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pened under Henry VIII. and as, in the original foundation, no two houses coalesced into one, nor yet the revenues of the former house constituted any part in those of the latter, all historical or biographical research into the state of the monastery lies beyond our inquiry. That Emmanuel College was, in some measure, origimally a nursery for Puritans, is known to every one; and every one too will remember the curious old song, called the MAD Puritan, meant as a banter, but characteristic of the place—
In the house of Pure Emanuel
Boldly I preach, -
f Nine times a day, - •
And fill your head with crotchets”.
It is not less known, that the celebrated Butler made excellent fun this way (I borrow Gray's language on another subject), when we understand him. Never was humour more plentifully poured forth, nor satire less equitably distributed: for observed it ought to be, that at the time we are alluding to, * the greatest part of the learned of the land were either eagerly affected, or fa
vourably inclined that way".”
• Pierce's Colleetion of English Ballads. b Letter of Mr. George Cranmer to Mr. Hooker, pref to his Eeele, siastical Polity.—My edition, of 1631, has met this letter iaio,
This is the concession of those very men, who opposed Puritanism; and the fact is, that the Reformers wished to have carried their principles further than they did : Puritanism was but an effort to give them fuller effect, and to carry them further. From the time of Henry VIII. to Charles II. great was the conflict among
Papists, Episcopalians, and Puritans, throughout the nation; and in the conflict politicians and theologians were alike engaged. In Henry's, Edward's, and Elizabeth's reigns, many who inclined to Popery conformed to Episcopacy, and in Mary's, many who had conformed to Episcopacy embraced Popery": in Elizabeth's, James the First's, and the two Charles's reigns, numerous were the Puritans who kept in with the church". These public facts gave birth to the popular ballad entitled “THE VICAR of BRAY.” ... . .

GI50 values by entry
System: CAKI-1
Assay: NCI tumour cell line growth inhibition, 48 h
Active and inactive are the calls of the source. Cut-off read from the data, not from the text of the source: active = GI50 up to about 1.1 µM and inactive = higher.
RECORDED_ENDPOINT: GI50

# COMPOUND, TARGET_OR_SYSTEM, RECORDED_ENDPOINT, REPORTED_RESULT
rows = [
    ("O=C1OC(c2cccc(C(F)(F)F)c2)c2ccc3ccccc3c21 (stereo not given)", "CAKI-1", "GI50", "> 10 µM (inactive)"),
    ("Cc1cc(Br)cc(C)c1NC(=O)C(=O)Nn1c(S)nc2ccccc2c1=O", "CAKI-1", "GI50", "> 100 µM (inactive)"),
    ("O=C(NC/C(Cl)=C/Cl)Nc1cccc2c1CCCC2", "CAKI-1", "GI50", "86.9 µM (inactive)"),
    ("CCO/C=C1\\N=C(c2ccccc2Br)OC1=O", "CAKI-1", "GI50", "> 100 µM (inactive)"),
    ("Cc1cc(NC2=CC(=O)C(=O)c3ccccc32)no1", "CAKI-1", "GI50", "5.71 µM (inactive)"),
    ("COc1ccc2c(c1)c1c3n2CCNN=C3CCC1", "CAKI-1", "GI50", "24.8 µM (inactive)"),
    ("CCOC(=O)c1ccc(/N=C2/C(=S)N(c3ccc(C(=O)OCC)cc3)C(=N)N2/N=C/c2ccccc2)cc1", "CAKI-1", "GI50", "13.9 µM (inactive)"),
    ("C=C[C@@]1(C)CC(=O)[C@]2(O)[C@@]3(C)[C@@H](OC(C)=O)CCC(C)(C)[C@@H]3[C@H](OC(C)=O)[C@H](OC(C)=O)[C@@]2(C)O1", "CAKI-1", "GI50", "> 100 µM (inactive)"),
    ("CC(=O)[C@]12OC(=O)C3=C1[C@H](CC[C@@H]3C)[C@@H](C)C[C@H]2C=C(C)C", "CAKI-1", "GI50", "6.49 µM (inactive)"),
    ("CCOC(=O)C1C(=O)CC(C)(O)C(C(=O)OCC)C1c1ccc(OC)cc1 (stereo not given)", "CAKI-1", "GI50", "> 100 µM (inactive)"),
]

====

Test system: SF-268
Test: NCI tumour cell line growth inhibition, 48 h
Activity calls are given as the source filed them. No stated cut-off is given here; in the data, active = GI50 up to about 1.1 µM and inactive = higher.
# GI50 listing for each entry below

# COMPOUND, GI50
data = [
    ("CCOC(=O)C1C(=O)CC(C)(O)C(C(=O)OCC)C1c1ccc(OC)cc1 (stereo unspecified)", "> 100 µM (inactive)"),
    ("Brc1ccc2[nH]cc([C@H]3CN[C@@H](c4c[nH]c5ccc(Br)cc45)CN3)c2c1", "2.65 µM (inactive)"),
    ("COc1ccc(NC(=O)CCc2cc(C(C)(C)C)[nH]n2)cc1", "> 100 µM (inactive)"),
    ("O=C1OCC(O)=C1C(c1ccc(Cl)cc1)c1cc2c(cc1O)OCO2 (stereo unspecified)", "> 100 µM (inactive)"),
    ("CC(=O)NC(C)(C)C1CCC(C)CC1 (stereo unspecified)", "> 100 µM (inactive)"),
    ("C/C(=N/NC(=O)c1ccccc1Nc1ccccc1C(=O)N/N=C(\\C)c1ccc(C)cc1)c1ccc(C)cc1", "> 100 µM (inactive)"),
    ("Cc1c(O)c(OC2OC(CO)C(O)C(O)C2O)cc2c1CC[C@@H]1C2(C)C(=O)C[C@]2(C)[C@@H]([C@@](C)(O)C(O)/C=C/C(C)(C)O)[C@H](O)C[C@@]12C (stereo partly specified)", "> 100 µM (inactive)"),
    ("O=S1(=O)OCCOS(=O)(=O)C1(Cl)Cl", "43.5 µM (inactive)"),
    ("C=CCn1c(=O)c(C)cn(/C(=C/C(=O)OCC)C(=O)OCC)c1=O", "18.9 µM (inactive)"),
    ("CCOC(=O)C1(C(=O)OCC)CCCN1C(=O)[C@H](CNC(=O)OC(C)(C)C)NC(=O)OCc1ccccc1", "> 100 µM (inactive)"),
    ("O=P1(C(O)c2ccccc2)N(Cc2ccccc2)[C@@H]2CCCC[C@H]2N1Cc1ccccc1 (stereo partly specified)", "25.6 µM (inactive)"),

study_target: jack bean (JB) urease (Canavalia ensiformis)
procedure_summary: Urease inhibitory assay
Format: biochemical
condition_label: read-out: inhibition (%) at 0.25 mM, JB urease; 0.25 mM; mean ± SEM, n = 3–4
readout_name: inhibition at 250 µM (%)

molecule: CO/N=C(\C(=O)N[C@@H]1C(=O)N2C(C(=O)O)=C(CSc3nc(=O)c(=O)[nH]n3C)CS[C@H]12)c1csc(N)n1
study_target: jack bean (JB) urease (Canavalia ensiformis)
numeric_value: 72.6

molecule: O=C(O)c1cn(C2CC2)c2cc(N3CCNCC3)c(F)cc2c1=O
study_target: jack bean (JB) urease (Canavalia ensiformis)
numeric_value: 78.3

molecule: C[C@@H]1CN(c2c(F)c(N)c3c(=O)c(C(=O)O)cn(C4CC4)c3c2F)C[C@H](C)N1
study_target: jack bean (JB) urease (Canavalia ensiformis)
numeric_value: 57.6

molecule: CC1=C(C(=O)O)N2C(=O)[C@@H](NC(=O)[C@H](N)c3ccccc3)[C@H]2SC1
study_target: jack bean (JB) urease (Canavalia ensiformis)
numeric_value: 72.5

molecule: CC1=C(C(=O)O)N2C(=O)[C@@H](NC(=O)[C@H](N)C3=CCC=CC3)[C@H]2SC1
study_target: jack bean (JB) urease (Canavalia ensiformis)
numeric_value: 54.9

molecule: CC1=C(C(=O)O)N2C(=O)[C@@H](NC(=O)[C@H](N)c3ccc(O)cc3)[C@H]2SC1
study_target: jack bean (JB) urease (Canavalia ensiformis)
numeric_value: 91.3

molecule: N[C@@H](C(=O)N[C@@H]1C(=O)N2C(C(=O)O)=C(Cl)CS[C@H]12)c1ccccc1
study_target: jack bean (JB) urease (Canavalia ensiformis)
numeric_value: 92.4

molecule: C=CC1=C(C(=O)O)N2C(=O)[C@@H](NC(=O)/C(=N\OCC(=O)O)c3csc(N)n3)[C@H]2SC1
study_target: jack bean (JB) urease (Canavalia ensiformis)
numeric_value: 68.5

Whether this fluctuating state of opinion was influenced by policy and state expediency, or conviction and mere Christian simplicity, matters not. Many became satisfied with the established church. Many were secretly disaffected, wished for some alteration, or publicly opposed the established form. Those intended by Puritans in the course of this work, are of the latter description. g - :
These distinctions are made with two views; one, a desire, expressed before, to keep an even balance between contending parties; the other, with no censurable respect for my old founder; a desire that his nursery of Puritans should not be thought of too con
* See Bishop Burnet's Travels, p. sl, 52; ed. Rotterdam, 1686, Hist. of the Reform. Part 2. - . . . ,
“Hume's Hist, of England,
temptibly. Dr. Dillingham says, that Sir Walter spake of his act in founding the college, “as that of planting an acorn, of which he could not then see the issue”. Dr. Fuller makes this observation turn into a discourse, which Sir Walter had with Queen Elizabeth: “So, Sir Walter, you have been founding a college for Puritans.” To which he replied, “I have been sowing an acorn", and God only knows what fruit it will bear; but I hope it will produce nothing unfavourable to your majesty's government.” The principal of Elizabeth's ministers were Puritans. s On the north entrance is to be read, Sacrae Theologiae studiosis posuit Gualterus Mildmaius, A. D. 1584: that is, Walter Mildmay erected this house for students of sacred theology, A. D. 1584. He was descended of an ancient family, chancellor of the exchequer, and a privy counsellor of Queen Elizabeth". But to be more particular. Walter Mildmay was a younger son of Thomas Mildmay, Esq. of Chelmsford, in Essex, and a student, as before stated, of Christ College, under Mr. Chadderton. He was advanced for his skill in the mathematics", by Henry VIII. to a very profitable office in the Court of Augmentation, and knighted
f * Sic ergo glans quernea a Mildmaio plantata (ut de sese gaudebat loqui) aliquando in arborem evasura. Vita Chaddertoni. A Willelmo Dillingham, S.T. P.
* Hist, of Cambridge. * Charter of Foundation. The Mildmays were a very ancient family, and of consequence in the reign of King Stephen. One attended Ri
chard I. to the Holy Land, and received from that monarch an achievement, which now constitutes the arms of the family.
* As being in bellis suis non inutilem. Wit. Chaddertoni.